Digital Preservation as an Albatross

Currall, J., McKinney, P. and Johnson, C. (2006) Digital Preservation as an Albatross. Archiving 2006, Ottawa, ON, Canada, 23-26 May 2006.

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‘Digital Preservation’ as a concept is an albatross. The complex and somewhat arcane nature of the practice has kept it from being embraced by those that perhaps need it most. Changes in terminology, misunderstandings of meanings and a lack of direct business planning have brought about a state of affairs that has the digital preservation community fighting the problem of technological obsolescence without sustained support from organisations that supposedly need it most. Organisations care about ensuring their continued existence and profitability. Investment is only undertaken after reflection on business cases. In creating a business case most people focus primarily on cost, but there must be a counter-veiling focus on value. There is no point in making an investment unless it has worth to the investor. A good business case will display a strong understanding of the value of information objects that organisations create. Information professionals must ensure that their desire to ensure longevity of information is tied coherently and explicitly to that of the organisation’s future and detail why the digital materials are of value to it. Exploring value in this way allows engagement with senior management as it wraps the need for action in the terminology of their strategic vision and allows for a strong and successful business case to be made.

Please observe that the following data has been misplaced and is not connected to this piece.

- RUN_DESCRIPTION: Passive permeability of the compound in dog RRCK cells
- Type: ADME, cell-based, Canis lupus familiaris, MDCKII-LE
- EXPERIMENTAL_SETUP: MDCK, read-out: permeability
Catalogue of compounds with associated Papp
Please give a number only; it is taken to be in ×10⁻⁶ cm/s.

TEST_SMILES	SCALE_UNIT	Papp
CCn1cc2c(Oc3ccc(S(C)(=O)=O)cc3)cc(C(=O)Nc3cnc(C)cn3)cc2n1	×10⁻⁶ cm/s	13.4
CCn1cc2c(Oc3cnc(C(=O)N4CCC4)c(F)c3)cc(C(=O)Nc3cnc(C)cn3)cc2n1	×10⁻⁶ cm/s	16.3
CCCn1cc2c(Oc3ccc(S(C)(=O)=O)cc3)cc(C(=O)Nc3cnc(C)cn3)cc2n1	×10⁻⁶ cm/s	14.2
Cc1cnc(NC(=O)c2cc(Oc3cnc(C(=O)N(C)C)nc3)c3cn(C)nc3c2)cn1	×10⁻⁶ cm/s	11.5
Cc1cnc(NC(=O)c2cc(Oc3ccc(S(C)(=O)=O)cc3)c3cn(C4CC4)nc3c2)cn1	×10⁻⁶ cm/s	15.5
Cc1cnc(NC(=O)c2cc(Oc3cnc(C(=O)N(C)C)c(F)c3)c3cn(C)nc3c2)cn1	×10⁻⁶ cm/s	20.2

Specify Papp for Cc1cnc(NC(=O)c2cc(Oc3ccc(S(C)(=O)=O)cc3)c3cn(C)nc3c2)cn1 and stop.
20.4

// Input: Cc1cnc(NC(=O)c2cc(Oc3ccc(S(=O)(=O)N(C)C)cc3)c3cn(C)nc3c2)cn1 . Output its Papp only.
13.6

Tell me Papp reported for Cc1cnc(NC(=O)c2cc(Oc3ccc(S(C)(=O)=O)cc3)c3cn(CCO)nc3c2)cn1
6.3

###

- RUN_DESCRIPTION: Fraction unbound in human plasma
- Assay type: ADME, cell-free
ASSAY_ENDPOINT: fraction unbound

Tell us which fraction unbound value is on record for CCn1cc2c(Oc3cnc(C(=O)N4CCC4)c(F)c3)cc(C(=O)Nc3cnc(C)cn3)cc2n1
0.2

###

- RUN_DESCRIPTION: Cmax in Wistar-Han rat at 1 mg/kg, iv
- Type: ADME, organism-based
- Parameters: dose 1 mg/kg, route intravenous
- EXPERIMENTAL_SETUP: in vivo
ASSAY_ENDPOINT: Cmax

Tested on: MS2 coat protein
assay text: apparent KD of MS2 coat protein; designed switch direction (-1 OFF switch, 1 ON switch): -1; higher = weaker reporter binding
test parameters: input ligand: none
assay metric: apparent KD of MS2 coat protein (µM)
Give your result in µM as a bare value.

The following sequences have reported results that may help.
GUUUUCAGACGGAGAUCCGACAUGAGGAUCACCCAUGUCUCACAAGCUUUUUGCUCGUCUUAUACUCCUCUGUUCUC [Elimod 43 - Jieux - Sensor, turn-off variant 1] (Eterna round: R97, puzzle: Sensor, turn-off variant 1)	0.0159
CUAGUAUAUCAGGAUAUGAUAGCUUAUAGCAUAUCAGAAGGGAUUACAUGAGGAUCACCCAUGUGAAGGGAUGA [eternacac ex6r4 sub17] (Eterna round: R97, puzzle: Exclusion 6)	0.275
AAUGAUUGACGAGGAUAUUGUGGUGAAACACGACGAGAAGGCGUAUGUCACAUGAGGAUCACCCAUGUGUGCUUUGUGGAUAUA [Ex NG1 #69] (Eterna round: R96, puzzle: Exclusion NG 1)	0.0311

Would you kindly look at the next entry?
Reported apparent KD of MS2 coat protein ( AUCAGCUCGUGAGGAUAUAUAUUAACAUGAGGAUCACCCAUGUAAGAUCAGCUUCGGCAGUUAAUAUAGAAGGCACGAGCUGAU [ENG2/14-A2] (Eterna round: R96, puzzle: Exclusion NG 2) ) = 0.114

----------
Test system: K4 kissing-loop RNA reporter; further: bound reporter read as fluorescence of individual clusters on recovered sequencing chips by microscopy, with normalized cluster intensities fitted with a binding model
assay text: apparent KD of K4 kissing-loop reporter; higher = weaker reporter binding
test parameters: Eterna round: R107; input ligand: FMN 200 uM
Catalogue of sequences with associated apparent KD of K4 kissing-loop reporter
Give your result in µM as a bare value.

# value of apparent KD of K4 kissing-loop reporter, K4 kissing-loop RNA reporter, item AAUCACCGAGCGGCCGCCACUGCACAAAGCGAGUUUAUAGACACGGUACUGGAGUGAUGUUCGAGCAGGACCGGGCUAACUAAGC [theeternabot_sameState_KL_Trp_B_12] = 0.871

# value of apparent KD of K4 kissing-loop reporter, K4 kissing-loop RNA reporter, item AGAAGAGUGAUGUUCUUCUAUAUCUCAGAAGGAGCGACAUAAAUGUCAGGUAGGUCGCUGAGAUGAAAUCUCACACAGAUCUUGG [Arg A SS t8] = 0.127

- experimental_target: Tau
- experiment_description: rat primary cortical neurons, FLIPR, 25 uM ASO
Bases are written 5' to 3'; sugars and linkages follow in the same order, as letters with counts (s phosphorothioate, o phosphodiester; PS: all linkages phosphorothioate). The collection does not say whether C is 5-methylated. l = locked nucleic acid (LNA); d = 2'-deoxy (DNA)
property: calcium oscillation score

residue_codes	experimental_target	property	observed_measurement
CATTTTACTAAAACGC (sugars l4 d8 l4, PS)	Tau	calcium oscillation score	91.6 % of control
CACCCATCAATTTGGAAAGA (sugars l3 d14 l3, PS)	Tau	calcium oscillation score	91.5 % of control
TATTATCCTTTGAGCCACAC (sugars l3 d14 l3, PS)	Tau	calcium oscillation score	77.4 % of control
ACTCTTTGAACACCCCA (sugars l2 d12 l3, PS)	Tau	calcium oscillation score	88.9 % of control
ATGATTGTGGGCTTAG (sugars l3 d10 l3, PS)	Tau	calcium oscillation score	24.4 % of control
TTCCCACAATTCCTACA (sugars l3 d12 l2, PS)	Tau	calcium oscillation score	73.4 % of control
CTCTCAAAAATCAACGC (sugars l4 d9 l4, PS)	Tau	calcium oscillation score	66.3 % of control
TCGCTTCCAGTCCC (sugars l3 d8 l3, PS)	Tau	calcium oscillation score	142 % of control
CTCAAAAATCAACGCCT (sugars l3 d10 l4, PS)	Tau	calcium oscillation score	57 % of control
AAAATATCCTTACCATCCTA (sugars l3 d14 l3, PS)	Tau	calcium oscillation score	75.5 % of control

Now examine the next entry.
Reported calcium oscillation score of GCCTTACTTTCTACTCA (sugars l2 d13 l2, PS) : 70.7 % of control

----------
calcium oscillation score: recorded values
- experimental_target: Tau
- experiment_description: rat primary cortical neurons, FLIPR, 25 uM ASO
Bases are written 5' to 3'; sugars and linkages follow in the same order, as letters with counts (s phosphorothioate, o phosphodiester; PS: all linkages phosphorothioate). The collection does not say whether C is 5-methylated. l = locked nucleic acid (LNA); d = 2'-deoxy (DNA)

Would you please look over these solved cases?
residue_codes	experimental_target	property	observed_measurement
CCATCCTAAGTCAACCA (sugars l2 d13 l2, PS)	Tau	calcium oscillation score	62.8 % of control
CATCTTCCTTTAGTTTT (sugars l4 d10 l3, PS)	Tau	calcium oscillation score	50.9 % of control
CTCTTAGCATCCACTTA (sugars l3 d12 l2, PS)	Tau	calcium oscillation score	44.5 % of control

Item Type:Conference or Workshop Item
Glasgow Author(s) Enlighten ID:Currall, Dr James and Johnson, Ms Claire
Authors: Currall, J., McKinney, P., and Johnson, C.
College/School:College of Arts > School of Humanities > Information Studies
Copyright Holders:Copyright © 2006 The Authors

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